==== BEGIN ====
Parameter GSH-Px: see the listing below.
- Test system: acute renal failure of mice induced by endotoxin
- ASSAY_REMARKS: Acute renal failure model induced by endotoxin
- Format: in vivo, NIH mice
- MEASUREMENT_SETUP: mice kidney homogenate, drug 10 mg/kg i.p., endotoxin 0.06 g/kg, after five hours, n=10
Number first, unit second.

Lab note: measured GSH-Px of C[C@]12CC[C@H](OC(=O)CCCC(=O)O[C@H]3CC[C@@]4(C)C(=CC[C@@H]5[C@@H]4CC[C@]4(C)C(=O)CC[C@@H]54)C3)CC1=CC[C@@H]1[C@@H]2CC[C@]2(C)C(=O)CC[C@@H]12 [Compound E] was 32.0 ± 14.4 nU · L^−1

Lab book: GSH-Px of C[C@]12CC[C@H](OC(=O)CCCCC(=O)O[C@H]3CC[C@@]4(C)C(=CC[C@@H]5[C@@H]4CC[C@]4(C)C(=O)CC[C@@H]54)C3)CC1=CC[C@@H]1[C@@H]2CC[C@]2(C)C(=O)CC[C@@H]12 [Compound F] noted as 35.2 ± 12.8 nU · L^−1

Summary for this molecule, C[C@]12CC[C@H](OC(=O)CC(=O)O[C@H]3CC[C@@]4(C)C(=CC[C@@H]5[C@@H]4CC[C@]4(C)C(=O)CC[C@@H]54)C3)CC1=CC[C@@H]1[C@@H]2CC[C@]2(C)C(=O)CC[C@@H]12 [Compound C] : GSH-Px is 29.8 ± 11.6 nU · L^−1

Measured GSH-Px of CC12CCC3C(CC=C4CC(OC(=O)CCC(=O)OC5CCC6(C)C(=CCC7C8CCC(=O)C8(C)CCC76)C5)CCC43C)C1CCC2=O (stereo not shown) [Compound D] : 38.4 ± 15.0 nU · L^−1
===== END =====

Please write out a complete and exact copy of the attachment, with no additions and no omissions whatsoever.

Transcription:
Parameter GSH-Px: see the listing below.
- Test system: acute renal failure of mice induced by endotoxin
- ASSAY_REMARKS: Acute renal failure model induced by endotoxin
- Format: in vivo, NIH mice
- MEASUREMENT_SETUP: mice kidney homogenate, drug 10 mg/kg i.p., endotoxin 0.06 g/kg, after five hours, n=10
Number first, unit second.

Lab note: measured GSH-Px of C[C@]12CC[C@H](OC(=O)CCCC(=O)O[C@H]3CC[C@@]4(C)C(=CC[C@@H]5[C@@H]4CC[C@]4(C)C(=O)CC[C@@H]54)C3)CC1=CC[C@@H]1[C@@H]2CC[C@]2(C)C(=O)CC[C@@H]12 [Compound E] was 32.0 ± 14.4 nU · L^−1

Lab book: GSH-Px of C[C@]12CC[C@H](OC(=O)CCCCC(=O)O[C@H]3CC[C@@]4(C)C(=CC[C@@H]5[C@@H]4CC[C@]4(C)C(=O)CC[C@@H]54)C3)CC1=CC[C@@H]1[C@@H]2CC[C@]2(C)C(=O)CC[C@@H]12 [Compound F] noted as 35.2 ± 12.8 nU · L^−1

Summary for this molecule, C[C@]12CC[C@H](OC(=O)CC(=O)O[C@H]3CC[C@@]4(C)C(=CC[C@@H]5[C@@H]4CC[C@]4(C)C(=O)CC[C@@H]54)C3)CC1=CC[C@@H]1[C@@H]2CC[C@]2(C)C(=O)CC[C@@H]12 [Compound C] : GSH-Px is 29.8 ± 11.6 nU · L^−1

Measured GSH-Px of CC12CCC3C(CC=C4CC(OC(=O)CCC(=O)OC5CCC6(C)C(=CCC7C8CCC(=O)C8(C)CCC76)C5)CCC43C)C1CCC2=O (stereo not shown) [Compound D] : 38.4 ± 15.0 nU · L^−1